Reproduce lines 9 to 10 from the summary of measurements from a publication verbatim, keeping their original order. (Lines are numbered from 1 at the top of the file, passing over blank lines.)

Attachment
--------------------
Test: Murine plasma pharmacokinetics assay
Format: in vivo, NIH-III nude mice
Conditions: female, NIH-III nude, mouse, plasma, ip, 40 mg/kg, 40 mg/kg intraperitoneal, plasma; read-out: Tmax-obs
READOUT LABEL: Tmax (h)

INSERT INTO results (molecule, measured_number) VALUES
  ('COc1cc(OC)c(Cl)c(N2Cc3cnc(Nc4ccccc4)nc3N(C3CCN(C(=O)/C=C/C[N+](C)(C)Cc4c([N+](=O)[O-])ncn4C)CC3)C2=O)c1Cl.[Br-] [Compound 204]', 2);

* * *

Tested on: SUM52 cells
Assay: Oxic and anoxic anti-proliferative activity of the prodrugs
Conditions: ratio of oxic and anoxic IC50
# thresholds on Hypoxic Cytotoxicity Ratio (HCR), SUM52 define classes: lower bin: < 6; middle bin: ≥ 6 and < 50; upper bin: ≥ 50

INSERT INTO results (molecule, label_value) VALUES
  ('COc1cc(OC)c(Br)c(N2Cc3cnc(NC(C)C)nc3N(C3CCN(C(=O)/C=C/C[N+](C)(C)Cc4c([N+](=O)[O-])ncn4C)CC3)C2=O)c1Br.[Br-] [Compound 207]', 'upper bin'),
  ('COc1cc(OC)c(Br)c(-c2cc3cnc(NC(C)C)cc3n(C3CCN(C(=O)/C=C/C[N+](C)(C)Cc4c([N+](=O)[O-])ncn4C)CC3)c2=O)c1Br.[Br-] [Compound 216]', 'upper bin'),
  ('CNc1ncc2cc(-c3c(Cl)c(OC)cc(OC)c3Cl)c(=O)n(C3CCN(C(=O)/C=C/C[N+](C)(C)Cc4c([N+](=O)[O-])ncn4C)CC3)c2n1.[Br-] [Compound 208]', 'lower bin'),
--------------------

Assay: Oxic and anoxic anti-proliferative activity of the prodrugs
Conditions: ratio of oxic and anoxic IC50